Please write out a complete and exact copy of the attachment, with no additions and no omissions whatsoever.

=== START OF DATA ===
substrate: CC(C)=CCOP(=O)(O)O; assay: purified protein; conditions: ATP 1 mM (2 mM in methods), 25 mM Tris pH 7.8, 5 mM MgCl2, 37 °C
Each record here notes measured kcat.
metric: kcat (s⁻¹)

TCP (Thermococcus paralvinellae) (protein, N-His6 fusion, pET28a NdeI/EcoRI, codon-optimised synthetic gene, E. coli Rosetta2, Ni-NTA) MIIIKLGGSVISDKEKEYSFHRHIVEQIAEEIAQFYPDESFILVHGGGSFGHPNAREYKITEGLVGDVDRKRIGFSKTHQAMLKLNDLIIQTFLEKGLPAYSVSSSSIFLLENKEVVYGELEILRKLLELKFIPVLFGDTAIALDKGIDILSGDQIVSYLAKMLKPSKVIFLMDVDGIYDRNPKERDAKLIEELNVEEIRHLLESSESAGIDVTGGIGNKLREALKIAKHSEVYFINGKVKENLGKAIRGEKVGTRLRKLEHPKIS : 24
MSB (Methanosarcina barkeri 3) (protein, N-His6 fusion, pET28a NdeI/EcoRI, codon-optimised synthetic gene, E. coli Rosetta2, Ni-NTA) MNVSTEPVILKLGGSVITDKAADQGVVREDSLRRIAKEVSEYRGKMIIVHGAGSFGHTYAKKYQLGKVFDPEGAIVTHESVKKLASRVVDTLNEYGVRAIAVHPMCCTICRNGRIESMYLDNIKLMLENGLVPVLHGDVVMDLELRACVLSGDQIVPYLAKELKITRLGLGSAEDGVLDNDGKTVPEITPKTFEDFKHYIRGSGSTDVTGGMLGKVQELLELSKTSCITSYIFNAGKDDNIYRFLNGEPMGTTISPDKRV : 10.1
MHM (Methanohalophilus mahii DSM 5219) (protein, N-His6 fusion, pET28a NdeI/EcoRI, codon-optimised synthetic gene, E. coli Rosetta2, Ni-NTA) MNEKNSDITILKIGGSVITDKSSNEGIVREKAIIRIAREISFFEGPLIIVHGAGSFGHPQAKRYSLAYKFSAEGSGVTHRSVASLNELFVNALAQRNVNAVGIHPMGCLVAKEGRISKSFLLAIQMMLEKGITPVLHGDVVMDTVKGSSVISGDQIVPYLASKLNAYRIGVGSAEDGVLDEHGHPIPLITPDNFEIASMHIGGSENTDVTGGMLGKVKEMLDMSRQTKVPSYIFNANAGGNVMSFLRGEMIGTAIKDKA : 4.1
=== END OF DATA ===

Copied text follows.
substrate: CC(C)=CCOP(=O)(O)O; assay: purified protein; conditions: ATP 1 mM (2 mM in methods), 25 mM Tris pH 7.8, 5 mM MgCl2, 37 °C
Each record here notes measured kcat.
metric: kcat (s⁻¹)

TCP (Thermococcus paralvinellae) (protein, N-His6 fusion, pET28a NdeI/EcoRI, codon-optimised synthetic gene, E. coli Rosetta2, Ni-NTA) MIIIKLGGSVISDKEKEYSFHRHIVEQIAEEIAQFYPDESFILVHGGGSFGHPNAREYKITEGLVGDVDRKRIGFSKTHQAMLKLNDLIIQTFLEKGLPAYSVSSSSIFLLENKEVVYGELEILRKLLELKFIPVLFGDTAIALDKGIDILSGDQIVSYLAKMLKPSKVIFLMDVDGIYDRNPKERDAKLIEELNVEEIRHLLESSESAGIDVTGGIGNKLREALKIAKHSEVYFINGKVKENLGKAIRGEKVGTRLRKLEHPKIS : 24
MSB (Methanosarcina barkeri 3) (protein, N-His6 fusion, pET28a NdeI/EcoRI, codon-optimised synthetic gene, E. coli Rosetta2, Ni-NTA) MNVSTEPVILKLGGSVITDKAADQGVVREDSLRRIAKEVSEYRGKMIIVHGAGSFGHTYAKKYQLGKVFDPEGAIVTHESVKKLASRVVDTLNEYGVRAIAVHPMCCTICRNGRIESMYLDNIKLMLENGLVPVLHGDVVMDLELRACVLSGDQIVPYLAKELKITRLGLGSAEDGVLDNDGKTVPEITPKTFEDFKHYIRGSGSTDVTGGMLGKVQELLELSKTSCITSYIFNAGKDDNIYRFLNGEPMGTTISPDKRV : 10.1
MHM (Methanohalophilus mahii DSM 5219) (protein, N-His6 fusion, pET28a NdeI/EcoRI, codon-optimised synthetic gene, E. coli Rosetta2, Ni-NTA) MNEKNSDITILKIGGSVITDKSSNEGIVREKAIIRIAREISFFEGPLIIVHGAGSFGHPQAKRYSLAYKFSAEGSGVTHRSVASLNELFVNALAQRNVNAVGIHPMGCLVAKEGRISKSFLLAIQMMLEKGITPVLHGDVVMDTVKGSSVISGDQIVPYLASKLNAYRIGVGSAEDGVLDEHGHPIPLITPDNFEIASMHIGGSENTDVTGGMLGKVKEMLDMSRQTKVPSYIFNANAGGNVMSFLRGEMIGTAIKDKA : 4.1